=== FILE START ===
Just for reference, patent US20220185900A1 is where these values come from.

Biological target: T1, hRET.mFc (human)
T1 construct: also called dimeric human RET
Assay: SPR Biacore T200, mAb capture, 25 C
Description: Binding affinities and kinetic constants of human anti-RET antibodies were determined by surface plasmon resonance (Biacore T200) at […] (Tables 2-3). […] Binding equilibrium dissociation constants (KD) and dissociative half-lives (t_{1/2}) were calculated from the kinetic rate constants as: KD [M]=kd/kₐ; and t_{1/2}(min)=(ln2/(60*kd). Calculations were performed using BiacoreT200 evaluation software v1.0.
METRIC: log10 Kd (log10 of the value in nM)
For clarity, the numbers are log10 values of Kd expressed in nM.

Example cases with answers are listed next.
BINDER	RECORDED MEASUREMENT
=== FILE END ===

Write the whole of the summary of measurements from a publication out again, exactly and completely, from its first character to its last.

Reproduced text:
Just for reference, patent US20220185900A1 is where these values come from.

Biological target: T1, hRET.mFc (human)
T1 construct: also called dimeric human RET
Assay: SPR Biacore T200, mAb capture, 25 C
Description: Binding affinities and kinetic constants of human anti-RET antibodies were determined by surface plasmon resonance (Biacore T200) at […] (Tables 2-3). […] Binding equilibrium dissociation constants (KD) and dissociative half-lives (t_{1/2}) were calculated from the kinetic rate constants as: KD [M]=kd/kₐ; and t_{1/2}(min)=(ln2/(60*kd). Calculations were performed using BiacoreT200 evaluation software v1.0.
METRIC: log10 Kd (log10 of the value in nM)
For clarity, the numbers are log10 values of Kd expressed in nM.

Example cases with answers are listed next.
BINDER	RECORDED MEASUREMENT